Melodrama

Kumail Soomro


The writer is a media studies student with experience in journalism.

Let me first confess that I have not watched a single episode of the much-hyped drama ‘Meray Pass Tum Ho’. I hope that I will be accepted as a member of this society. I also confess that I have hardly attached a Pakistani film except for the two initial ones by Shoaib Mansoor. I certainly don’t believe that the film industry has seen a renaissance or even a revival but rather an improvement.
I do not intend to disparage anyone. I certainly believe that these dramas are overwhelmingly popular, draw huge ratings, and are a success. I just happen to fall on the other side of the spectrum which has remained indifferent to these dramas. You would certainly agree with me that TV serials have come a long way. Game of Thrones, which I consider the greatest show of the decade, cost at least $10 million per episode. With film-like budgets, this is surely changing the way we view television.
Yet somehow we are just being provided mediocrity in the name of entertainment. The drama industry is running on a single genre: Melodrama. This is the lowest form of direction which has been shunned in the West long ago and the term has become a pejorative in modern contexts. It is the lowest form for authors, directors and even performers as the matter lacks subtlety, character development or both. In case you are offended that your favourite drama been downgraded, let me offer a plausible explanation.
A melodrama is dramatic work wherein the plot, which is typically sensational and designed to appeal the emotions, takes precedence over detailed characterisation. The dialogue is extremely sentimental rather than action and is reinforced by dramatic or suggestive music. These are often set in the private sphere of the home and focus on morality and family issues, love and marriage and challenged by an outside source such as a temptress of a villain. Now think about every drama that you have ever watched and all this will fit right in.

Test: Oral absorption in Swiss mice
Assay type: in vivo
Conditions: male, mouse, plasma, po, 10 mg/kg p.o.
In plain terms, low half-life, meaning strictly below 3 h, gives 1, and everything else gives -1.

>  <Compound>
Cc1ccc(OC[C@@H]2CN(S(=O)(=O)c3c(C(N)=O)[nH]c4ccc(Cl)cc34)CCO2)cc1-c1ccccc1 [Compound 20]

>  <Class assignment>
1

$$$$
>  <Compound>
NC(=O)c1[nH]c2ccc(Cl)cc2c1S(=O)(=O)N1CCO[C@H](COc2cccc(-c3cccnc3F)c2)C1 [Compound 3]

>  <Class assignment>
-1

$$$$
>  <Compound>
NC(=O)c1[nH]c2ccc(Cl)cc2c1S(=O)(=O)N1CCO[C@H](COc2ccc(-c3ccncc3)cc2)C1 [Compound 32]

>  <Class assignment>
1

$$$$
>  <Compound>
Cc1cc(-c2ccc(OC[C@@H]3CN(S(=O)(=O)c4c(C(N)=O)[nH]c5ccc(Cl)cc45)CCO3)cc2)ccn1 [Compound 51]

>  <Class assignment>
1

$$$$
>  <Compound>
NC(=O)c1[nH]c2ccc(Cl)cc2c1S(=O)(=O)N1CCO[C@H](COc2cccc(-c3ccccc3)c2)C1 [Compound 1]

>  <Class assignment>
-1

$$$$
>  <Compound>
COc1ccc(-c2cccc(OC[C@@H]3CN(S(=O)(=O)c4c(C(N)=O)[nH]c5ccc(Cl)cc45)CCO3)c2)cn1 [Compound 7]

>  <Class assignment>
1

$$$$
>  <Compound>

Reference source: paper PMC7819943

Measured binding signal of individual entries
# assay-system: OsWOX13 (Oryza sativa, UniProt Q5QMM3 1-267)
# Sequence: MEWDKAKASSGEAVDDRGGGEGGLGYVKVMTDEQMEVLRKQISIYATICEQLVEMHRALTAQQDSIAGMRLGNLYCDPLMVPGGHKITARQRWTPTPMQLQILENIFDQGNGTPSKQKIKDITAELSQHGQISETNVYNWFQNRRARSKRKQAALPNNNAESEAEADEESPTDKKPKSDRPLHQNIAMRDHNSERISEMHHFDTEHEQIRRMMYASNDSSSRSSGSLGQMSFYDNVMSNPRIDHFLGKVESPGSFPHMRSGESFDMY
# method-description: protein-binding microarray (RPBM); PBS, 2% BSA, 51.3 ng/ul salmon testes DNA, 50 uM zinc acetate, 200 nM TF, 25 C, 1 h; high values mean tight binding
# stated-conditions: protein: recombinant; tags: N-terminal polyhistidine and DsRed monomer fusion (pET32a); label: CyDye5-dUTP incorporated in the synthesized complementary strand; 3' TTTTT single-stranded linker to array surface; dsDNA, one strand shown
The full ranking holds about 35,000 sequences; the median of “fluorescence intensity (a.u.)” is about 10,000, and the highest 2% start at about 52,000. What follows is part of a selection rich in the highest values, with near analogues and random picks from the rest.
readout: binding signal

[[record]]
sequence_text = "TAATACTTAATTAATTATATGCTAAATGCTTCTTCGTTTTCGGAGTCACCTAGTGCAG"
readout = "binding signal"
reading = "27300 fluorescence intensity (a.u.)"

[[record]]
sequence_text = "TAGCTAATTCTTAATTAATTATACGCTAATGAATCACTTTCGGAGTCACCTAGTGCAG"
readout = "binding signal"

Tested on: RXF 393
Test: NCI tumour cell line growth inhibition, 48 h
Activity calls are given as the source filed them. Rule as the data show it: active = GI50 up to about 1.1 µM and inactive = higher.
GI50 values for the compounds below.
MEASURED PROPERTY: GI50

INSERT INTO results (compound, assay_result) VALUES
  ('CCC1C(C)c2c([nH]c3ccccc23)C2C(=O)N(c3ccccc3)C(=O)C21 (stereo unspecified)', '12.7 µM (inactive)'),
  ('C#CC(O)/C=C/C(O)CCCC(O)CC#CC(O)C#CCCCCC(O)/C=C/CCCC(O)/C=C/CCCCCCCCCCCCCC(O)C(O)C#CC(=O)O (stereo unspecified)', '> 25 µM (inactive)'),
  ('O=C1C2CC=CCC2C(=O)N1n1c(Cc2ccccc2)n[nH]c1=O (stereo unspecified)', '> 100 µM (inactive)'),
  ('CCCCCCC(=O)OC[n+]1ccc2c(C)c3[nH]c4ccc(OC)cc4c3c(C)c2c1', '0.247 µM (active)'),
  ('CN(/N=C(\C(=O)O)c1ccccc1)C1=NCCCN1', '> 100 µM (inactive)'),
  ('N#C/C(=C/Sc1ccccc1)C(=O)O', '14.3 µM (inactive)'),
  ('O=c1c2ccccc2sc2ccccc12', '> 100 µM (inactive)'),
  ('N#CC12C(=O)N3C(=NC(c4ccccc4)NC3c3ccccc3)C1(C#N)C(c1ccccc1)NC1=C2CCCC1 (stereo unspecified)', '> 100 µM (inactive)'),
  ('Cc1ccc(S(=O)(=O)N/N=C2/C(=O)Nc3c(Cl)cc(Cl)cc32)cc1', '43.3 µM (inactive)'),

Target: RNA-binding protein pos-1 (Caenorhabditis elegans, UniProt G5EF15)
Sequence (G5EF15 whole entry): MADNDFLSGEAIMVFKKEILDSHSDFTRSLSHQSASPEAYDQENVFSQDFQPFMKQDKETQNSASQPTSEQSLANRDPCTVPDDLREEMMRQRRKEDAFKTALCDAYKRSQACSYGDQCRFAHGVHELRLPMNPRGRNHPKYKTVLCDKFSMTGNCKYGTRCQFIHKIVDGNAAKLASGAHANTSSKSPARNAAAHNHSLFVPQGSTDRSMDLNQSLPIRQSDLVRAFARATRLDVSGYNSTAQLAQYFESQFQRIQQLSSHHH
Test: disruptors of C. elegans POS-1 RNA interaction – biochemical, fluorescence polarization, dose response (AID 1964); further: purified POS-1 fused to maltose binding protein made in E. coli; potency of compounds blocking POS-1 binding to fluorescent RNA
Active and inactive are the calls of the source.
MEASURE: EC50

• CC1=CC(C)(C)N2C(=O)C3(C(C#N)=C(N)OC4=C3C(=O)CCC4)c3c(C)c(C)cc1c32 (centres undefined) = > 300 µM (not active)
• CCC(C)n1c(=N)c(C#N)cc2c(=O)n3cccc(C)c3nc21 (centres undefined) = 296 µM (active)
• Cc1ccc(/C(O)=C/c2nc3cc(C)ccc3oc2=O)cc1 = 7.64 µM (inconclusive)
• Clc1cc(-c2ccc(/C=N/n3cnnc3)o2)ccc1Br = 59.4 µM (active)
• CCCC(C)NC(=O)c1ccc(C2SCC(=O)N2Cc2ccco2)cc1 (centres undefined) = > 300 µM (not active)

Another characteristic of our dramas is that they often look mundane and devoid of film stylistics. There is a general formula which is now followed in every scene. It starts with a wide shot to show the setting, switch to mid-shot, a close-up, again a mid-shot and then back to a wide shot which is often repeated. Directors have no sense of blocking the scene or they don’t want to take a risk. In such circumstances, a great script or cast is completely useless if there is no movement of characters.
If you are still with me, then I have another general observation that dramas are based on a similar theme. Will we ever see drama such as Sherlock, Prison Break, Stranger Things or Money Heist? Or will we take cues from our society and come up with Making a Murder, Ted Tundy Tapes, etc given our obsession with crime? Or will our drama industry keep churning these rom-coms, slapstick comedies, and overdoses of patriotism to keep us contented?
I once heard a film director speaking at my university that people ask him why he made his film (which I’m not revealing) and what was the purpose behind it. He said that there is no purpose and he just made it. People have a lot of stress and tension, at home, work and in their lives. So when they walk into a cinema, they should forget about them. I wondered about what he said and am convinced that we have been long been using media entertainment merely for escapism.
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